Curtis Sittenfeld, the best-selling writer of “Prep” and “Eligible,” is the latest to join a growing number of authors partnering with Audible to produce audio-first original stories. Sittenfeld’s short story, “Atomic Marriage,” read by the actress Diane Lane, will be released by the company on Jan. 4.
“Atomic Marriage” was not originally written with audio in mind. Sittenfeld, who wrote “American Wife,” a novel based on Laura Bush’s life, had been approached by Tyler Cabot, deputy editor of Audible Originals, a year earlier to write a story about Melania Trump. “I said, ‘No, thank you,’” Sittenfeld recalled when we spoke on the phone this week. But she kept Audible in the back of her mind, noticing the company’s willingness to experiment with new writers and forms.
“It’s fun to try something new as a writer,” she said, so when she wrote “Atomic Marriage,” she asked Cabot if Audible wanted to release it.
“Atomic Marriage” is about a Hollywood power broker named Heather Thiesen, who wants to turn an evangelical businessman’s best-selling guide to a happy marriage, “Atomic Doctrine,” into a blockbuster romantic comedy — all while navigating her own rocky relationship.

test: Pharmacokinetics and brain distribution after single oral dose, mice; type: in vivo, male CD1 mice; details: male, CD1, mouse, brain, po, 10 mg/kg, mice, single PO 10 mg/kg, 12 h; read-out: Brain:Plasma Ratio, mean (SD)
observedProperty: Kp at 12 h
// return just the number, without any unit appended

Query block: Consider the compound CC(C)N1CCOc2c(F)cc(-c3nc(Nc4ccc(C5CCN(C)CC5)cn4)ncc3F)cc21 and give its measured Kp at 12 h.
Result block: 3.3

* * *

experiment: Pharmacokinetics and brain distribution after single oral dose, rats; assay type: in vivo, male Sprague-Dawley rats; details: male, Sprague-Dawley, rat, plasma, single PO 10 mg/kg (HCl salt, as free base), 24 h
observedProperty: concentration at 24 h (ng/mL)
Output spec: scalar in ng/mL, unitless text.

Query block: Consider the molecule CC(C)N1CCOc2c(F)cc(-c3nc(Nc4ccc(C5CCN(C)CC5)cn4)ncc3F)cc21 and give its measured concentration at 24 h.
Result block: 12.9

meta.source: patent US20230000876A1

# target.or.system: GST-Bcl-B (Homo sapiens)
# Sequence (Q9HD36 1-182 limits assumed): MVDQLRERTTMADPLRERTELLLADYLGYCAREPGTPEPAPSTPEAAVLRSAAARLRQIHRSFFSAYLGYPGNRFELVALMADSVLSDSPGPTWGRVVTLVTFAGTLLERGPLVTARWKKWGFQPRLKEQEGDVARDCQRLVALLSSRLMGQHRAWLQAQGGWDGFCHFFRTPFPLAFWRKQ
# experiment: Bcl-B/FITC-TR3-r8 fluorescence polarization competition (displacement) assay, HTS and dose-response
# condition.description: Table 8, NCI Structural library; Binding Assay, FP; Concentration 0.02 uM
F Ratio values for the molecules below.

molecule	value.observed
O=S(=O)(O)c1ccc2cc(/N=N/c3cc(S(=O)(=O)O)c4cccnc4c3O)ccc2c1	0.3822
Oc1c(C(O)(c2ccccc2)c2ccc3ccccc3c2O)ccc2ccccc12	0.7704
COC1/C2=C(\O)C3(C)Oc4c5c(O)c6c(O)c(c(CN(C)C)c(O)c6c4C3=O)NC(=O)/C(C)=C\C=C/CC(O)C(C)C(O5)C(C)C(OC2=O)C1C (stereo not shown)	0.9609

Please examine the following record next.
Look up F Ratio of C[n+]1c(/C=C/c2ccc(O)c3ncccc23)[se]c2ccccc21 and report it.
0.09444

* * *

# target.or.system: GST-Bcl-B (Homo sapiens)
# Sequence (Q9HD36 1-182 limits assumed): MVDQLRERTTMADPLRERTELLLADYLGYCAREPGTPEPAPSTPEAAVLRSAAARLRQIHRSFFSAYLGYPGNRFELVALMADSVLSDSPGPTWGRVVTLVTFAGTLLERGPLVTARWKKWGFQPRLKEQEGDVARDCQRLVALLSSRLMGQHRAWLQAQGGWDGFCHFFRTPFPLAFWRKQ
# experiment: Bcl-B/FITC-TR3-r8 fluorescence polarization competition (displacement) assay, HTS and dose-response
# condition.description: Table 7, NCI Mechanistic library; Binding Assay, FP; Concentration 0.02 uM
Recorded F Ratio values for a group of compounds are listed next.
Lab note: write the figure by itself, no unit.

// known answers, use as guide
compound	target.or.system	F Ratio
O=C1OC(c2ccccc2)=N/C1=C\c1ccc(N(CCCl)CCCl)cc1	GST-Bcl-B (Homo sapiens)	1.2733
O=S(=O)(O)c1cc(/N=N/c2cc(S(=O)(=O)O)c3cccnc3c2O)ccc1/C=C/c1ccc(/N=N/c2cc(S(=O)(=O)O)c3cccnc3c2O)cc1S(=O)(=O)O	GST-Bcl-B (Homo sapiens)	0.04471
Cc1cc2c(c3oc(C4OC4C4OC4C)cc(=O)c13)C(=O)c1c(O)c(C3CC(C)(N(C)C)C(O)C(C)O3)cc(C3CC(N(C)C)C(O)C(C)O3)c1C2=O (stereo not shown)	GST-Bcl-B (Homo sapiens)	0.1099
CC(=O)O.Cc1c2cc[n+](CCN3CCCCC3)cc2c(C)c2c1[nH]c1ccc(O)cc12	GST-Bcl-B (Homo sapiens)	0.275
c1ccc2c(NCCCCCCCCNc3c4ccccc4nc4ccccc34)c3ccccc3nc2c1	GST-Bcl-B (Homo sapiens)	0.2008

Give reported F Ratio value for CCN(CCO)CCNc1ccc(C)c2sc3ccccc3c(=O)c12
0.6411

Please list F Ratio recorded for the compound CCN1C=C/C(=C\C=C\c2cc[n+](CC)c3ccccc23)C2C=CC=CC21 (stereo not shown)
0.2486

“It was revised and edited for audio,” said Sittenfeld, noting that they had dropped adverbs and em dashes or eliminated attributions that would be made obvious in the recording.
The addition of Sittenfeld is part of Audible’s efforts to expand its offerings and meet the increased demand for audio products. Earlier this year, Michael Lewis, one of the most popular contemporary nonfiction writers, signed a multiyear deal to write four original stories for the company, and others who have done the same include Margaret Atwood and Philip Pullman.
Audible Originals’ editor in chief David Blum said, “We’re thrilled to work with authors like Curtis who are embracing spoken word as a way to tell their stories.”
In Sittenfeld’s view, the audio adds a dimension beyond what she is able to offer as a writer. Her words “come alive” whenever someone else reads them, she said. The story made her laugh in unexpected places. And when the main character in “Atomic Marriage” travels to Alabama from Los Angeles, Lane takes on the Southern accents of the characters. “It was really fun to listen to a professional person who not only was willing to try it but capable of pulling it off,” said Sittenfeld. “I would not be willing to try it and not capable of pulling it off.”
Still, though Sittenfeld would “definitely” work with Audible again, she said she’s unlikely to sign on for a novel length project. She’s been publishing her novels with Random House for 15 years. “It’s like saying ‘Would you be married to another person?’”